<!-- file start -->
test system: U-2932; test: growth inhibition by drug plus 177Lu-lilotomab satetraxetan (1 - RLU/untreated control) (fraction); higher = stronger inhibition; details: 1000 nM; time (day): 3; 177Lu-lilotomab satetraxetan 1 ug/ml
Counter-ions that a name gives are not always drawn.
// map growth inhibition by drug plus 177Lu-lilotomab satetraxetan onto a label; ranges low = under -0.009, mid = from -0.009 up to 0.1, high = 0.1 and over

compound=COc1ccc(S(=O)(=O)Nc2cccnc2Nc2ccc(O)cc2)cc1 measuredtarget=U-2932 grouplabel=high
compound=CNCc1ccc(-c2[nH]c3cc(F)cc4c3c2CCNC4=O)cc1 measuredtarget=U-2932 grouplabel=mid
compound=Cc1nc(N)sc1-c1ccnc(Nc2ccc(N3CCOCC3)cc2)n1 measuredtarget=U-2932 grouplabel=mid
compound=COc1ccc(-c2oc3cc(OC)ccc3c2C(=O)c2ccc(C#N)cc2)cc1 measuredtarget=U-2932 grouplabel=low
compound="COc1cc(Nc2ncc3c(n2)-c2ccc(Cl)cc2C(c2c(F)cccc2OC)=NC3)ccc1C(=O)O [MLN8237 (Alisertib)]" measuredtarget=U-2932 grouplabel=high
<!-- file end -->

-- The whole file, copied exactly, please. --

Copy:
test system: U-2932; test: growth inhibition by drug plus 177Lu-lilotomab satetraxetan (1 - RLU/untreated control) (fraction); higher = stronger inhibition; details: 1000 nM; time (day): 3; 177Lu-lilotomab satetraxetan 1 ug/ml
Counter-ions that a name gives are not always drawn.
// map growth inhibition by drug plus 177Lu-lilotomab satetraxetan onto a label; ranges low = under -0.009, mid = from -0.009 up to 0.1, high = 0.1 and over

compound=COc1ccc(S(=O)(=O)Nc2cccnc2Nc2ccc(O)cc2)cc1 measuredtarget=U-2932 grouplabel=high
compound=CNCc1ccc(-c2[nH]c3cc(F)cc4c3c2CCNC4=O)cc1 measuredtarget=U-2932 grouplabel=mid
compound=Cc1nc(N)sc1-c1ccnc(Nc2ccc(N3CCOCC3)cc2)n1 measuredtarget=U-2932 grouplabel=mid
compound=COc1ccc(-c2oc3cc(OC)ccc3c2C(=O)c2ccc(C#N)cc2)cc1 measuredtarget=U-2932 grouplabel=low
compound="COc1cc(Nc2ncc3c(n2)-c2ccc(Cl)cc2C(c2c(F)cccc2OC)=NC3)ccc1C(=O)O [MLN8237 (Alisertib)]" measuredtarget=U-2932 grouplabel=high